Reading Hannah Jane Parkinson’s heartfelt tribute to Carrie Fisher in the Guardian meant I finally get celebrity advocacy of mental health. Sometimes I’ve felt celebrities have used mental health issues to excuse any kind of behaviour, whether they really have a diagnosable illness or not (I’m sure many do), while the rest of us have to do our time in the real world of unforgiving judgement.

Hannah portrayed a very different picture. A woman who’s life was constantly on display, and who determined her own record, not only for her benefit but for the benefit of others with bipolar. A woman who is lauded as an icon in a gold bikini – but is so much more: an actor “for a long list of performances… the writer of …books.. prolific script consultant…mental health lover… eccentric tweeter,  mother, storyteller.” (Parkinson, 2016)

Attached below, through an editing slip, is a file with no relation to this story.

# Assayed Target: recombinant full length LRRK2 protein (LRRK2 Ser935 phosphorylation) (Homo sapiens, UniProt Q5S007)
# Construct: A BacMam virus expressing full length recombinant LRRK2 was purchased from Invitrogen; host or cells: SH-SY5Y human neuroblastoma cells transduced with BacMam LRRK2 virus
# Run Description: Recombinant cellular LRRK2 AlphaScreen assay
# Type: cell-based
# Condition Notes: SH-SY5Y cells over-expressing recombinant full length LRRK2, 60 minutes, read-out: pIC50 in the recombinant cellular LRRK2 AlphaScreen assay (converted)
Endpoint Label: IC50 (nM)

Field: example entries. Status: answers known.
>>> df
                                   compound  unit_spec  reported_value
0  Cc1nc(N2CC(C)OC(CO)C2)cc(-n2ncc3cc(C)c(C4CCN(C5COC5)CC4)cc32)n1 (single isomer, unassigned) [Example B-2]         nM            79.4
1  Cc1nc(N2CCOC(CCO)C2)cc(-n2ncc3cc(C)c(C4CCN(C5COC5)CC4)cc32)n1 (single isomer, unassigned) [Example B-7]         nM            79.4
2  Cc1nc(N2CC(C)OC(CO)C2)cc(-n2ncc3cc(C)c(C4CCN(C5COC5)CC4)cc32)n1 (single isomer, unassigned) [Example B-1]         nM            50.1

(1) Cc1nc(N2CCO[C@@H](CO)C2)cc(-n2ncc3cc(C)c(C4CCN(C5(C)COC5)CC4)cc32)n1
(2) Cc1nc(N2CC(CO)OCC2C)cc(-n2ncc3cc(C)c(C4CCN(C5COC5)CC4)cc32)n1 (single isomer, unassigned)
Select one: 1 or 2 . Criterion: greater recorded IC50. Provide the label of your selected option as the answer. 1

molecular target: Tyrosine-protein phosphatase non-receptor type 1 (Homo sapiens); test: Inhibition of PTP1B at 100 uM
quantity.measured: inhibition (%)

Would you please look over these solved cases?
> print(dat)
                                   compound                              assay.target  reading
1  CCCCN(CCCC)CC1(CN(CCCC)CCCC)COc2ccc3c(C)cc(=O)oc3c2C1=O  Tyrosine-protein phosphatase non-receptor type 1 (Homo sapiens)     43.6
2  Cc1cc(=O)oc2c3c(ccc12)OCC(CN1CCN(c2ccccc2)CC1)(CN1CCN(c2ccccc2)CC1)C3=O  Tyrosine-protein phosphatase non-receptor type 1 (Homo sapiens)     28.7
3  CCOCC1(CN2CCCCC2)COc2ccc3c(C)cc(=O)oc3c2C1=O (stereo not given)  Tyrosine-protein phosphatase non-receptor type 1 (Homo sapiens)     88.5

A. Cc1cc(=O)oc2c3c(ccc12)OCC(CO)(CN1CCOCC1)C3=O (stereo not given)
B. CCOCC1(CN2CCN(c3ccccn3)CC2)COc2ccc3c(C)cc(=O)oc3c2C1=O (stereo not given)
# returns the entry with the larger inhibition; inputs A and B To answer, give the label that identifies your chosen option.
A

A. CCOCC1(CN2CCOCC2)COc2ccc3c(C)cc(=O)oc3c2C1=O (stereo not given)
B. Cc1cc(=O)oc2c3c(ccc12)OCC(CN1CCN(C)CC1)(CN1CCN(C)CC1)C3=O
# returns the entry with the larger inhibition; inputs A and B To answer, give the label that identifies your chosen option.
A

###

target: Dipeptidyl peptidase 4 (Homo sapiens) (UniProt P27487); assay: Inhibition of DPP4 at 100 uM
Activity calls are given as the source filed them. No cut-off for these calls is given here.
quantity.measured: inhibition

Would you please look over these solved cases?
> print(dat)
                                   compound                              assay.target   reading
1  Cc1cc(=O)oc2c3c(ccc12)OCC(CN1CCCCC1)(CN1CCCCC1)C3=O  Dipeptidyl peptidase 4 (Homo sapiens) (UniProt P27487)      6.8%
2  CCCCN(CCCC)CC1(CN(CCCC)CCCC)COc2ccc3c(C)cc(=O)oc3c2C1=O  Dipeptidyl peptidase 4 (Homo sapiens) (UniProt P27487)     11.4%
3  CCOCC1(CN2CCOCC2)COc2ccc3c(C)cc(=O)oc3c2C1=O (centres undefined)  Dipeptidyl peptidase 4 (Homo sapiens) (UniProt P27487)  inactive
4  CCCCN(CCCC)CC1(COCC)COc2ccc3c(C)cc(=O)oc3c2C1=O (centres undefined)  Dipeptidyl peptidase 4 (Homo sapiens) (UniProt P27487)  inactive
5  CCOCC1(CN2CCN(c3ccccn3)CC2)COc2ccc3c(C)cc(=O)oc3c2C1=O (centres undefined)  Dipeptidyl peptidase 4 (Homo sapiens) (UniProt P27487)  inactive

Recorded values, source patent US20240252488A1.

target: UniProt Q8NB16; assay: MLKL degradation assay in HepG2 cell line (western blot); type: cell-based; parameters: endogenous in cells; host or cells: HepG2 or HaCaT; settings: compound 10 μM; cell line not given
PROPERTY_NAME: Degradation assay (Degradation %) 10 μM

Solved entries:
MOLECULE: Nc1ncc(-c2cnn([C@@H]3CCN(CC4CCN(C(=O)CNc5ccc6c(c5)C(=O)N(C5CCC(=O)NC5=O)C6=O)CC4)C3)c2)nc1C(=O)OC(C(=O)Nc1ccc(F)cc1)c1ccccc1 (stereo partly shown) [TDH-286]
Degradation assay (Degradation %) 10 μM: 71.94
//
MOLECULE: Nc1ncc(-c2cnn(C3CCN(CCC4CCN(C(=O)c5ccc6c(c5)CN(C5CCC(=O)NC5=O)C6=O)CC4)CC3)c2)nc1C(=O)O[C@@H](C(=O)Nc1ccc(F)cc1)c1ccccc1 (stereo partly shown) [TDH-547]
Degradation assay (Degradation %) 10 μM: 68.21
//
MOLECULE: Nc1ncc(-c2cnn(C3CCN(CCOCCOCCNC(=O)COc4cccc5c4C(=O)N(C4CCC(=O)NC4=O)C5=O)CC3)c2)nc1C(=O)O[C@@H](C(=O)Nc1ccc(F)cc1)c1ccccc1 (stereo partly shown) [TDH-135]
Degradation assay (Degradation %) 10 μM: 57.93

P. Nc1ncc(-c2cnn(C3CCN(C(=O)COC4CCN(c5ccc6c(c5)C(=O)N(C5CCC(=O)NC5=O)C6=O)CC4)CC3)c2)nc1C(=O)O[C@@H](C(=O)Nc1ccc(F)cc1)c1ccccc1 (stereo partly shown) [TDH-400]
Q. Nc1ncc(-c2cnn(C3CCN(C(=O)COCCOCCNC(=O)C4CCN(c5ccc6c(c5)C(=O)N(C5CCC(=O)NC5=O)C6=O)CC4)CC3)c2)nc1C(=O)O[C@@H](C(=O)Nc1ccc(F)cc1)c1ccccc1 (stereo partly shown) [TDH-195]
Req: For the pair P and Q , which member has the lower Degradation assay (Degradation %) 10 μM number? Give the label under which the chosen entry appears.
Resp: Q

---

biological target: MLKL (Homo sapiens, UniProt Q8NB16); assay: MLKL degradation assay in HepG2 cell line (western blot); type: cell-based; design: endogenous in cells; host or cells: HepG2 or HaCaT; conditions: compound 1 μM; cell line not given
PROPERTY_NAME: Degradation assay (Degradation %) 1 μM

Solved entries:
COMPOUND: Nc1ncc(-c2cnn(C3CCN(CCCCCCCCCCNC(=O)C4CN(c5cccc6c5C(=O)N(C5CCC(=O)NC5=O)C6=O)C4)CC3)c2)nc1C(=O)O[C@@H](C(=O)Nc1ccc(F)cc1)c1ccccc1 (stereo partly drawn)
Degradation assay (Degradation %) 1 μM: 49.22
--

Carrie gave words of inspiration and encouragement to others who experience bipolar. The outpouring of love and thanks from people in the mental health community is a testimony of that.

The world needs those who are courageous enough to put their life up as an example, as imperfect as any person’s life is. By seeing celebrities as flawed and as human as ourselves, it can give us hope for a better, more regulated life too, or at least one where we can live with dignity, respect and love.